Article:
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What can Opec do?

The supply deal is stuck in limbo—the cutters have complied but stocks remain high and prices weak. What now?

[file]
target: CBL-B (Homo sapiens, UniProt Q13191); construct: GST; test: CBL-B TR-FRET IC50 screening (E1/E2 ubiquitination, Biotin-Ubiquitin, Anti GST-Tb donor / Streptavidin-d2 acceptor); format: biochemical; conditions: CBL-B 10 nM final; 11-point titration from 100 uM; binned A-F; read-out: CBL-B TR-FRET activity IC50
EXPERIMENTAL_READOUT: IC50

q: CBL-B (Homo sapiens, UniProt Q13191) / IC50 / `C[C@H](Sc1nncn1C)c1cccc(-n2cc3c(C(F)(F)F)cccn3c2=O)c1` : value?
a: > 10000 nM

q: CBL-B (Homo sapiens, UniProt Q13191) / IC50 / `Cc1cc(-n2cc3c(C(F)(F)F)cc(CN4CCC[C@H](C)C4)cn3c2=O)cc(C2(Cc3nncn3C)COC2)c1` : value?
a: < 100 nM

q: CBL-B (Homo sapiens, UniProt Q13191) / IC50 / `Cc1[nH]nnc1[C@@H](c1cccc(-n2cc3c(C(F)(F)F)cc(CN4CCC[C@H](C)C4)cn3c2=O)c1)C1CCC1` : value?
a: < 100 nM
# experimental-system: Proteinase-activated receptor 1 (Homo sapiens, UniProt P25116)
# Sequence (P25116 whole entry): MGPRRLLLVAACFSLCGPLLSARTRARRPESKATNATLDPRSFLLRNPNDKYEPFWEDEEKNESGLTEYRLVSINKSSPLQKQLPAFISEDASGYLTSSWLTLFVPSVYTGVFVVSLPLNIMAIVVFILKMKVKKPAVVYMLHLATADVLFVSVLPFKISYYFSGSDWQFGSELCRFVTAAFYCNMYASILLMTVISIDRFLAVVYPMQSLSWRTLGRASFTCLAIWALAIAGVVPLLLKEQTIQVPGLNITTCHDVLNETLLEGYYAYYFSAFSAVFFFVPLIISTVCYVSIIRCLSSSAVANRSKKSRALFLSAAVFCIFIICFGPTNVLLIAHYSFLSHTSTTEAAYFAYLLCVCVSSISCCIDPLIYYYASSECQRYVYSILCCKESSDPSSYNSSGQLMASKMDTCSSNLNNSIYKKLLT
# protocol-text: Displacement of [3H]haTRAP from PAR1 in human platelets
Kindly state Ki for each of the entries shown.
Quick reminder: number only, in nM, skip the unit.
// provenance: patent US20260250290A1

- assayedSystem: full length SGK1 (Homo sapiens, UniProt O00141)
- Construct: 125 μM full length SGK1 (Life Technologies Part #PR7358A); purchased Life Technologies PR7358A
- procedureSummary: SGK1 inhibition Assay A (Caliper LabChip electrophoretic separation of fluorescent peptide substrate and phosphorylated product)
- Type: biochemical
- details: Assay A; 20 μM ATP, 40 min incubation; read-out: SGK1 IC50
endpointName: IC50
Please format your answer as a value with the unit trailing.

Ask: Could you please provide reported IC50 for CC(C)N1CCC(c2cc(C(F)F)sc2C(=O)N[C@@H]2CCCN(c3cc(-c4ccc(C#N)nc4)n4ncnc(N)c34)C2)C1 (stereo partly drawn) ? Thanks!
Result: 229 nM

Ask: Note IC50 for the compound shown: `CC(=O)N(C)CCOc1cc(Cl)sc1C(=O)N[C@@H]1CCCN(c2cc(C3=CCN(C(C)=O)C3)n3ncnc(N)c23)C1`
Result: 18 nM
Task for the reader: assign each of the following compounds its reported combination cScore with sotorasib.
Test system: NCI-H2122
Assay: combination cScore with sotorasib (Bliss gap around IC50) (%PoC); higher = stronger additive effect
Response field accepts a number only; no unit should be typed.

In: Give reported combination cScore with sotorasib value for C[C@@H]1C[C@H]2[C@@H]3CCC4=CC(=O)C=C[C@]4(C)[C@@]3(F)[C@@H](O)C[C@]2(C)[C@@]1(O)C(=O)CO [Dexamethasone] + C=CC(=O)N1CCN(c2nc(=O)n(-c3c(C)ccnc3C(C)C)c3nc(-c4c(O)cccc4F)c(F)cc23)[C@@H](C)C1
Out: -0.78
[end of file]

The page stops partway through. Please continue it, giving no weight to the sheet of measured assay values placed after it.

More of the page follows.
It wasn't for lack of trying. Compliance with the supply deal struck last November, at least within Opec, has been high. The diplomacy even to get an agreement between members that are avowed geopolitical rivals, let alone corral Russia into the pact, was an achievement in itself. But the market's judgement is in—and the deal as it stands is failing, by pretty much every measure one can apply. Saudi oil minister Khalid al-Falih said the cuts would deplete the excess of OECD-held stocks that hangs over the market, eroding the surplus in the five-year average. This hasn't happened and it seems increasingly less likely to before the extension agreed in May expires at the end of the first quart

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